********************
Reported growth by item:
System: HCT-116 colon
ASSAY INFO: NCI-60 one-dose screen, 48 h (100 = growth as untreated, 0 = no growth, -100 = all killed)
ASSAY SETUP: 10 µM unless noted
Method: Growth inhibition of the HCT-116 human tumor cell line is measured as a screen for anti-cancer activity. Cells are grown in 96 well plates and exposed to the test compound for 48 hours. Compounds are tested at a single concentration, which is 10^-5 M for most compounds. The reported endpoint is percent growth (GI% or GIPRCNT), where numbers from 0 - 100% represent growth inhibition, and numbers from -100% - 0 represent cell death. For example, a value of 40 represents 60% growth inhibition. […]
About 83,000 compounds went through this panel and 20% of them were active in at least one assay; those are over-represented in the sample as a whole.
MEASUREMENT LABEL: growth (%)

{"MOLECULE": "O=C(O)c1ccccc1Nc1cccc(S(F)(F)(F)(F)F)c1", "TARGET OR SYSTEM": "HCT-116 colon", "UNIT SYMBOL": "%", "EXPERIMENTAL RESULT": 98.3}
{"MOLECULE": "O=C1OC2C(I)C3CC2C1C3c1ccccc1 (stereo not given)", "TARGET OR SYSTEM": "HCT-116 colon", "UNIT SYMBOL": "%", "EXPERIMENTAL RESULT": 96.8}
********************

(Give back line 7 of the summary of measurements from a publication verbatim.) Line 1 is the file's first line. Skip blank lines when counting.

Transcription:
MEASUREMENT LABEL: growth (%)